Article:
2 - ICAR-CNR

Report
DISTRIBUTED SYSTEMS
Principles and Paradigms
Second Edition
ANDREW S. TANENBAUM
MAARTEN VAN STEEN
Chapter 2
ARCHITECTURES
Tanenbaum & Van Steen, Distributed Systems: Principles and Paradigms, 2e, (c) 2007 Prentice-Hall, Inc. All rights reserved. 0-13-239227-5
Architectural Styles (1)
Important styles of architecture for
distributed systems
• Layered architectures
• Object-based architectures
• Data-centered architectures
• Event-based architectures
Tanenbaum & Van Steen, Distributed Systems: Principles and Paradigms, 2e, (c) 2007 Prentice-Hall, Inc. All rights reserved. 0-13-239227-5
Architectural Styles (2)
Figure 2-1. The (a) layered architectural style and …
Tanenbaum & Van Steen, Distributed Systems: Principles and Paradigms, 2e, (c) 2007 Prentice-Hall, Inc. All rights reserved. 0-13-239227-5
Architectural Styles (3)
Figure 2-1. (b) The object-based architectural style.
Tanenbaum & Van Steen, Distributed Systems: Principles and Paradigms, 2e, (c) 2007 Prentice-Hall, Inc. All rights reserved. 0-13-239227-5
Architectural Styles (4)
Figure 2-2. (a) The event-based architectural style and …
Tanenbaum & Van Steen, Distributed Systems: Principles and Paradigms, 2e, (c) 2007 Prentice-Hall, Inc. All rights reserved. 0-13-239227-5
Architectural Styles (5)
Figure 2-2. (b) The shared data-space architectural style.
Tanenbaum & Van Steen, Distributed Systems: Principles and Paradigms, 2e, (c) 2007 Prentice-Hall, Inc. All rights reserved. 0-13-239227-5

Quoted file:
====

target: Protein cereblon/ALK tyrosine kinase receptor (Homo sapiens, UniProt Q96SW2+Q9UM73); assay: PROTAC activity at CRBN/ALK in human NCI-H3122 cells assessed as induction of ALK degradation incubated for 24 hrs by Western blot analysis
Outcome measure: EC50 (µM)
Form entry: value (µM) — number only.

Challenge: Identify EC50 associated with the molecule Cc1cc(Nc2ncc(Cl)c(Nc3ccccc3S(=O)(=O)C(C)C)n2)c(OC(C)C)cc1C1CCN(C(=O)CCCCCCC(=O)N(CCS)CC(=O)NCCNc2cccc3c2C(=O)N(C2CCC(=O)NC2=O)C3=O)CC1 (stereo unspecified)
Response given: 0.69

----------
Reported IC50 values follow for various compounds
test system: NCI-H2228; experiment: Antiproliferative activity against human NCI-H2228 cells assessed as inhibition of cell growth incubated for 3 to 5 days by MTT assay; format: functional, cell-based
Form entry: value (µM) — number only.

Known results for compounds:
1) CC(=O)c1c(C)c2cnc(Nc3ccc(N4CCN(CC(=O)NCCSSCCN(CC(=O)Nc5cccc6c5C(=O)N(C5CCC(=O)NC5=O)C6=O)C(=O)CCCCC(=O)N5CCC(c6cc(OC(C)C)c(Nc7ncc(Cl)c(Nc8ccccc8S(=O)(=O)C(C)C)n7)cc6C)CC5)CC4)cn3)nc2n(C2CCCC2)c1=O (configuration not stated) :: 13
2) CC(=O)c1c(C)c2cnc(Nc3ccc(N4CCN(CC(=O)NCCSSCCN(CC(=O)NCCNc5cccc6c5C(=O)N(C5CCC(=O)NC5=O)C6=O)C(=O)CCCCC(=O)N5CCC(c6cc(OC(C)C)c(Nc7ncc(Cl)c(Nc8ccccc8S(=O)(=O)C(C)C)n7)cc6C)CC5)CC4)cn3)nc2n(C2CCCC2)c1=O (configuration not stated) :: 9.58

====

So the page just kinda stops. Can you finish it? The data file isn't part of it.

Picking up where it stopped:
Centralized Architectures
Figure 2-3. General interaction between a client and a server.
Tanenbaum & Van Steen, Distributed Systems: Principles and Paradigms, 2e, (c) 2007 Prentice-Hall, Inc. All rights reserved. 0-13-239227-5
Application Layering (1)
Recall previously mentioned layers of
architectural style
• The user-interface level
• The processing level
• The data level
Tanenbaum & Van Steen, Distributed Systems: Principles and Paradigms, 2e, (c) 2007 Prentice-Hall, Inc. All rights reserved. 0-13-239227-5
Application Layering (2)
Figure 2-4. The simplified organization of an Internet search
engine into three different layers.
Tanenbaum & Van Steen, Distributed Systems: Principles and Paradigms, 2e, (c) 2007 Prentice-Hall, Inc. All rights reserved. 0-13-239227-5
Multitiered Architectures (1)
The simplest organization is to have only two
types of machines:
• A client machine containing only the
programs implementing (part of) the userinterface level
• A server machine containing the rest,
–
the programs implementing the processing and
data level
Tanenbaum & Van Steen, Distributed Systems: Principles and Paradigms, 2e, (c) 2007 Prentice-Hall, Inc. All rights reserved. 0-13-239227-5
Multitiered Architectures (2)
Figure 2-5. Alternative client-server organizations (a)–(e).
Tanenbaum & Van Steen, Distributed Systems: Principles and Paradigms, 2e, (c) 2007 Prentice-Hall, Inc. All rights reserved. 0-13-239227-5
Multitiered Architectures (3)
Figure 2-6. An example of a server acting as client.
Tanenbaum & Van Steen, Distributed Systems: Principles and Paradigms, 2e, (c) 2007 Prentice-Hall, Inc. All rights reserved. 0-13-239227-5
Structured Peer-to-Peer Architectures (1)
Figure 2-7. The mapping
of data items onto
nodes in Chord.
Tanenbaum & Van Steen, Distributed Systems: Principles and Paradigms, 2e, (c) 2007 Prentice-Hall, Inc. All rights reserved. 0-13-239227-5
Structured Peer-to-Peer Architectures (2)
Figure 2-8. (a) The mapping
of data items onto nodes
in CAN.
Tanenbaum & Van Steen, Distributed Systems: Principles and Paradigms, 2e, (c) 2007 Prentice-Hall, Inc. All rights reserved. 0-13-239227-5
Structured Peer-to-Peer Architectures (3)
Figure 2-8. (b) Splitting a
region when a node
joins.
Tanenbaum & Van Steen, Distributed Systems: Principles and Paradigms, 2e, (c) 2007 Prentice-Hall, Inc. All rights reserved. 0-13-239227-5
Unstructured Peer-to-Peer
Architectures (1)
Figure 2-9. (a) The steps taken by the active thread.
Tanenbaum & Van Steen, Distributed Systems: Principles and Paradigms, 2e, (c) 2007 Prentice-Hall, Inc. All rights reserved. 0-13-239227-5
Unstructured Peer-to-Peer
Architectures (2)